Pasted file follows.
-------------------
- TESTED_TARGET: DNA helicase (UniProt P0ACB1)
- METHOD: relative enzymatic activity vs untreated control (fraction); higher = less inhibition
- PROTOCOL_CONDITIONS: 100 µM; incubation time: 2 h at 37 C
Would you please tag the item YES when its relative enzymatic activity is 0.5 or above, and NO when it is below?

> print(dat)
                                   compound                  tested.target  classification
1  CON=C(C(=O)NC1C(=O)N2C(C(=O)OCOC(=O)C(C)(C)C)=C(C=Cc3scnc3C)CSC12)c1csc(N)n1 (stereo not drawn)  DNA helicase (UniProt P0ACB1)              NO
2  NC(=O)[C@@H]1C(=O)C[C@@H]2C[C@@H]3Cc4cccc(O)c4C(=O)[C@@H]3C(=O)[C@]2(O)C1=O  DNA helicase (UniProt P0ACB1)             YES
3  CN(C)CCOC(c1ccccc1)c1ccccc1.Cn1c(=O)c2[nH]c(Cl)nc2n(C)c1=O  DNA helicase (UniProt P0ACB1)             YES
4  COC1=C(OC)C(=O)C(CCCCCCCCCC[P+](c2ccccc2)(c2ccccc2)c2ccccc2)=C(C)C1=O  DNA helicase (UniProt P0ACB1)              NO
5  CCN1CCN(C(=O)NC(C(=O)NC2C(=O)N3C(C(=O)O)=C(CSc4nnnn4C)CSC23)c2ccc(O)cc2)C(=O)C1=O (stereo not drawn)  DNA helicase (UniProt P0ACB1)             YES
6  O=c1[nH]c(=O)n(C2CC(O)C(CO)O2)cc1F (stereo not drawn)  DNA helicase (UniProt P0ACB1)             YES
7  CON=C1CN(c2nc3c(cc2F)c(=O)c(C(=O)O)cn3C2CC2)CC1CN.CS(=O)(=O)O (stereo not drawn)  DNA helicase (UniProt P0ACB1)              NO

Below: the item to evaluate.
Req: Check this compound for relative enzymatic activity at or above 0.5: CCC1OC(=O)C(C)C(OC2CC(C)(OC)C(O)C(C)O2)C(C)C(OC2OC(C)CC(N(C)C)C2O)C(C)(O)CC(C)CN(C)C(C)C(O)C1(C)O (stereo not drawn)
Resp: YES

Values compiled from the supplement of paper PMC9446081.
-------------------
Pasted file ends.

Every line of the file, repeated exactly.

- TESTED_TARGET: DNA helicase (UniProt P0ACB1)
- METHOD: relative enzymatic activity vs untreated control (fraction); higher = less inhibition
- PROTOCOL_CONDITIONS: 100 µM; incubation time: 2 h at 37 C
Would you please tag the item YES when its relative enzymatic activity is 0.5 or above, and NO when it is below?

> print(dat)
                                   compound                  tested.target  classification
1  CON=C(C(=O)NC1C(=O)N2C(C(=O)OCOC(=O)C(C)(C)C)=C(C=Cc3scnc3C)CSC12)c1csc(N)n1 (stereo not drawn)  DNA helicase (UniProt P0ACB1)              NO
2  NC(=O)[C@@H]1C(=O)C[C@@H]2C[C@@H]3Cc4cccc(O)c4C(=O)[C@@H]3C(=O)[C@]2(O)C1=O  DNA helicase (UniProt P0ACB1)             YES
3  CN(C)CCOC(c1ccccc1)c1ccccc1.Cn1c(=O)c2[nH]c(Cl)nc2n(C)c1=O  DNA helicase (UniProt P0ACB1)             YES
4  COC1=C(OC)C(=O)C(CCCCCCCCCC[P+](c2ccccc2)(c2ccccc2)c2ccccc2)=C(C)C1=O  DNA helicase (UniProt P0ACB1)              NO
5  CCN1CCN(C(=O)NC(C(=O)NC2C(=O)N3C(C(=O)O)=C(CSc4nnnn4C)CSC23)c2ccc(O)cc2)C(=O)C1=O (stereo not drawn)  DNA helicase (UniProt P0ACB1)             YES
6  O=c1[nH]c(=O)n(C2CC(O)C(CO)O2)cc1F (stereo not drawn)  DNA helicase (UniProt P0ACB1)             YES
7  CON=C1CN(c2nc3c(cc2F)c(=O)c(C(=O)O)cn3C2CC2)CC1CN.CS(=O)(=O)O (stereo not drawn)  DNA helicase (UniProt P0ACB1)              NO

Below: the item to evaluate.
Req: Check this compound for relative enzymatic activity at or above 0.5: CCC1OC(=O)C(C)C(OC2CC(C)(OC)C(O)C(C)O2)C(C)C(OC2OC(C)CC(N(C)C)C2O)C(C)(O)CC(C)CN(C)C(C)C(O)C1(C)O (stereo not drawn)
Resp: YES

Values compiled from the supplement of paper PMC9446081.